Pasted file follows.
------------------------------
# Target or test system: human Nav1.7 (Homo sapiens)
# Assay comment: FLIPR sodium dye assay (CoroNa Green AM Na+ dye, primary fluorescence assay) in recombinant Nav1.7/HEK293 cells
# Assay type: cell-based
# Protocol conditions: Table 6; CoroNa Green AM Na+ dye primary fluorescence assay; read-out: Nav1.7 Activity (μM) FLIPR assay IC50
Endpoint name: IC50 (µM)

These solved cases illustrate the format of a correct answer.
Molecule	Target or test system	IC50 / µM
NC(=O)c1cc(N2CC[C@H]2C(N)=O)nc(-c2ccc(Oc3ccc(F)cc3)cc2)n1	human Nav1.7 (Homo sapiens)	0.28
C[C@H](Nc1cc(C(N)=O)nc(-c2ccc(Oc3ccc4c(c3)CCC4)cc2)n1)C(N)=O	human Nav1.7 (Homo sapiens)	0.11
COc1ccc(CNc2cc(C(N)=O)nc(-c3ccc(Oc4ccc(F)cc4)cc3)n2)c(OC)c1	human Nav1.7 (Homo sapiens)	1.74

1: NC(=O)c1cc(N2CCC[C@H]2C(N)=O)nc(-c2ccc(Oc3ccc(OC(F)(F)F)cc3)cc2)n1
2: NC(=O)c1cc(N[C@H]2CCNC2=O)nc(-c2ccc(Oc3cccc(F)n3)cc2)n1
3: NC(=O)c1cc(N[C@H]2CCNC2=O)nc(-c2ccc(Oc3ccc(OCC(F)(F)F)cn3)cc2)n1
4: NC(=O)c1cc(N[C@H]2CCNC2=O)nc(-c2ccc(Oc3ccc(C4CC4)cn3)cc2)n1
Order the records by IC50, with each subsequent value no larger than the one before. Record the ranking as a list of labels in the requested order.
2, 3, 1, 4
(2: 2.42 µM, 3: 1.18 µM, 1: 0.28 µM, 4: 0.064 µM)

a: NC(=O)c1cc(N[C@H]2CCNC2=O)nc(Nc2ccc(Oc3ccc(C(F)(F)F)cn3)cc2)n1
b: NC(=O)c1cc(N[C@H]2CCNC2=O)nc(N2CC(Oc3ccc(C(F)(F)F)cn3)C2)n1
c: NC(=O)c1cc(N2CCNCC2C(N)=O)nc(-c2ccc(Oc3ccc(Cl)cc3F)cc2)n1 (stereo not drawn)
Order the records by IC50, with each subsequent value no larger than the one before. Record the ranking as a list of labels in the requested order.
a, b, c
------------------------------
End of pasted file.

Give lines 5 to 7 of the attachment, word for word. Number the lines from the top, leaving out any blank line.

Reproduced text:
Endpoint name: IC50 (µM)

These solved cases illustrate the format of a correct answer.
Molecule	Target or test system	IC50 / µM